A Settlement For California Casino Lawsuit
This week, Bay 101 casino in San Jose, California settled with authorities from the state after ongoing litigation that the casino had been overpaying taxes dating back to 2000. In response to a lawsuit from Bay 101 ongoing in some capacity since 2009, California’s government has said that it will consider revising Title 16, a section of the city of San Jose’s municipal code that affects local gambling laws, including card rooms and tournaments.
After Years, Bay 101’s Battle Laid To Rest
Since at least 2009, San Jose’s Bay 101 casino has been involved in ongoing legal battles for the last two decades with the state of California over exorbitant taxation. This week, Bay 101 casino owners and California officials alike can share in a sigh of relief that this long-standing case finally seems to have come to a conclusion.
Bay 101’s Case Against California
Originally founded in 1994, Bay 101 casino stipulated that it had been the victim of over-taxation due to stringent existing laws in San Jose, where the casino is located, which affect the number of gambling locations that can be in the city. Because of that, said Bay 101 spokespeople, the casino’s annual taxes continued to rise, almost doubling over time.
The Question of Table Fees
Bay 101’s taxes continued to increase because of mandatory table fees, or card room regulation fees, that place a tax on gambling establishments with card tables. According to the casino, these taxes should have been adjusted for inflation annually since the location’s opening in 1994 — but in 2000, taxes on the casino rose by almost two times.
According to a report, Bay 101’s 1999 taxes totaled $259,600. In 2000, the casino was forced to pay $444,000, though the number of tables in the casino (40) had not changed. In 2006, the casino then had to pay $786,680 annually. For a long time, Bay 101 filed formal complaints with the city of San Jose and asked for reimbursement, with no luck.
In the court case, Bay 101 also took issue with the murky terminology of table fees, stating that the city of San Jose and the state of California actually used such fees as taxes, which was not lawful. Because of this semantic difference, Bay 101 was pushing the court to consider the legal loopholes which led to its very high taxation.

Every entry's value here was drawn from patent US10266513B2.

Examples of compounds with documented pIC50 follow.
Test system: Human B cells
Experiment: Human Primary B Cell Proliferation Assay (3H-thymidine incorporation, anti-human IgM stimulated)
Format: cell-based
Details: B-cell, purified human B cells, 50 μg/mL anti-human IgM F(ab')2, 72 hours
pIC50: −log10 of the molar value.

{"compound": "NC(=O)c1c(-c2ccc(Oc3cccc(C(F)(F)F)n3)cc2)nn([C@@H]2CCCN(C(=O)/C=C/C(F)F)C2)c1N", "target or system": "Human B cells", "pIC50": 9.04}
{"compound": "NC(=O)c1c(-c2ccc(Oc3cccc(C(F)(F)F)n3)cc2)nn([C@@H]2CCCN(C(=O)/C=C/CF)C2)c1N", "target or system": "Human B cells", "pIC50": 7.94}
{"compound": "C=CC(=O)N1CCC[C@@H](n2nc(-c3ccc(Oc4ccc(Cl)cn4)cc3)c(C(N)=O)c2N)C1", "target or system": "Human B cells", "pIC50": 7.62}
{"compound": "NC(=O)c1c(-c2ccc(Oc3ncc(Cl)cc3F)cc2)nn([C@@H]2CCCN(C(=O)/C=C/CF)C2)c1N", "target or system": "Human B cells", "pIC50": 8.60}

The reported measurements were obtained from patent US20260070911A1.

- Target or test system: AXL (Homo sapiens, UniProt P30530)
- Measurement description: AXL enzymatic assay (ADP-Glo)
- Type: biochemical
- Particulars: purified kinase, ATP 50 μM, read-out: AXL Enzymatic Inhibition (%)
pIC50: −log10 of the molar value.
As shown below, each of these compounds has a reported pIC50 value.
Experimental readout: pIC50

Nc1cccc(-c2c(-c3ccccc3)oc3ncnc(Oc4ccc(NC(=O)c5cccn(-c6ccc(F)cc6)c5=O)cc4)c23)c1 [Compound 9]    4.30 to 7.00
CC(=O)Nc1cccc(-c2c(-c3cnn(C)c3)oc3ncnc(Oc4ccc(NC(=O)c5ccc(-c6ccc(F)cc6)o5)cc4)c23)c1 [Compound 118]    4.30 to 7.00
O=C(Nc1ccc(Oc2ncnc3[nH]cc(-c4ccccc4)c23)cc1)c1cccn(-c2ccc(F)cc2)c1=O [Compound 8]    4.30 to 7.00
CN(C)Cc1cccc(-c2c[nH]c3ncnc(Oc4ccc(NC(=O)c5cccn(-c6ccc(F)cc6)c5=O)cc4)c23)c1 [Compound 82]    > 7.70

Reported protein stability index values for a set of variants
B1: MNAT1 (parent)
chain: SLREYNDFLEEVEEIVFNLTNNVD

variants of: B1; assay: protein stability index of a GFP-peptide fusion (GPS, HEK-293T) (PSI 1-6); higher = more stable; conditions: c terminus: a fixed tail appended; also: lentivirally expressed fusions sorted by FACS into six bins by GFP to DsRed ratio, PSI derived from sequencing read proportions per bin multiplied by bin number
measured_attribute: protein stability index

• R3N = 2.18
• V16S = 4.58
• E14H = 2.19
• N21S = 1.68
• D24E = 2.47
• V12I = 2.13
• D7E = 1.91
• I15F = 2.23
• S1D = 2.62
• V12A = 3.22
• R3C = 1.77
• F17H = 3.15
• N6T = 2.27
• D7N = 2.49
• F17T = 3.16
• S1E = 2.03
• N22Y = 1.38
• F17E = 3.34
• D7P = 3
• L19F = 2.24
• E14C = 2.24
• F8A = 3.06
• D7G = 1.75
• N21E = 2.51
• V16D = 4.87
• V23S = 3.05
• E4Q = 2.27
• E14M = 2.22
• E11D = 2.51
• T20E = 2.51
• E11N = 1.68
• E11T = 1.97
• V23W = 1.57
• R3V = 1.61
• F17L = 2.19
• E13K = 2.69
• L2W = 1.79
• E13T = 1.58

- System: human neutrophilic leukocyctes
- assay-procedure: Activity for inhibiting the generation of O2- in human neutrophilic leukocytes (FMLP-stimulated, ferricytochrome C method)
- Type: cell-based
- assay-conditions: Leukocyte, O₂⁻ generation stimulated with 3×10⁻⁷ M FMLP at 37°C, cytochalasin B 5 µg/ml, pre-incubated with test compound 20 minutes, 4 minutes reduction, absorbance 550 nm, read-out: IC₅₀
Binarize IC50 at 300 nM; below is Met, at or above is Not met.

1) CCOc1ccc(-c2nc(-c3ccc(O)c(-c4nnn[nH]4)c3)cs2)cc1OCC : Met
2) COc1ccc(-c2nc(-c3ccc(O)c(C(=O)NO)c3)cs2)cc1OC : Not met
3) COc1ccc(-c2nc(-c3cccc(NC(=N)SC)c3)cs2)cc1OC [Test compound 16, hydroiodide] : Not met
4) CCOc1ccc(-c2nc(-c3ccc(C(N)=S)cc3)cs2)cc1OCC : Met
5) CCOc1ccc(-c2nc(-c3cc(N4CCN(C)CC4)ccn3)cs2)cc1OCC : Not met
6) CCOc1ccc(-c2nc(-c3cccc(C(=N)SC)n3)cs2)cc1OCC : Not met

The Long Lineage of Lawsuits Against CA by Bay 101
This week’s agreement finally meant a satisfactory conclusion to years of litigation, which included various agreements in 2009, 2013, 2014, and 2016. Various elements of each of these agreements has been factored into this most recent decision, including a stipulation from 2009 that Bay 101 must pay out $250,000 to charitable causes beginning in 2021.
In General, A Win For California
In the end, the court — presided over by Superior Court Judge Paul Bernal — determined that California was indeed following state law by subjecting Bay 101 to these fees. However, the settlement agreement of the case also mandates that San Jose officials will require a mediation regulatory process before raising existing fees on casinos.
Still, this is a considerable loss for Bay 101, which has spent years working to lower the funds it currently sinks annually into mandatory table fees and other regulatory fees. While this settlement means that California cannot raise the fees again, the amount Bay 101 must now pay is exponentially higher than it used to be.
What This Could Mean For California Gambling Laws
This decision will also quite likely have a ripple effect on California’s gambling laws. One such shift could be an update to a law in San Jose which states that gambling jackpots are not currently legal. According to San Jose City Attorney Nora Frimann, that could change following this legislation.
In Frimann’s words, legalizing jackpots in San Jose could be a great boon to the city’s gambling industry, encouraging more players to come to San Jose casinos. Of course, in response to this, San Jose Mayor Sam Liccardo has spoken up in opposition, highlighting the dangers of gambling addiction. He is currently the only vocal opponent at play.
Leaving It To A November Vote
Additionally, in November, San Jose voters will have the chance to decide if they are open to expanding the number of card tables that can be held at any given gambling establishment. As of September 2020, the legal limit is 49 tables per gambling house, and this November’s vote would expand that number by an additional 15 tables.
A Promising Possibility for CA: Sports Betting?
In January of this year, California’s Native American tribes were given permission to begin the process to add a provision on the November 2020 ballot which would legalize sports betting in the state. From the outset, though, this proposal was controversial, as non-tribe state gambling industry members worried this legalization would exclude them.
By June, it was clear that these fears were not unfounded. Following the unveiling of state Constitutional amendment bills SCA 6 and ACA 16 by Assemblyman Adam Grey and Senator Bill Dodd, state gambling industry members were dismayed to learn that local government was moving forward with a petition that would exclude them from legal sports betting.
As of now, state senators are working to placate non-tribal industry members by suggesting compromises, such as preventing tribes from suing card rooms for having slot machines and popular gambling card tables — but this is a dissatisfactory solution to a problem which many believe will exclude them from the possibility of tremendous additional revenue.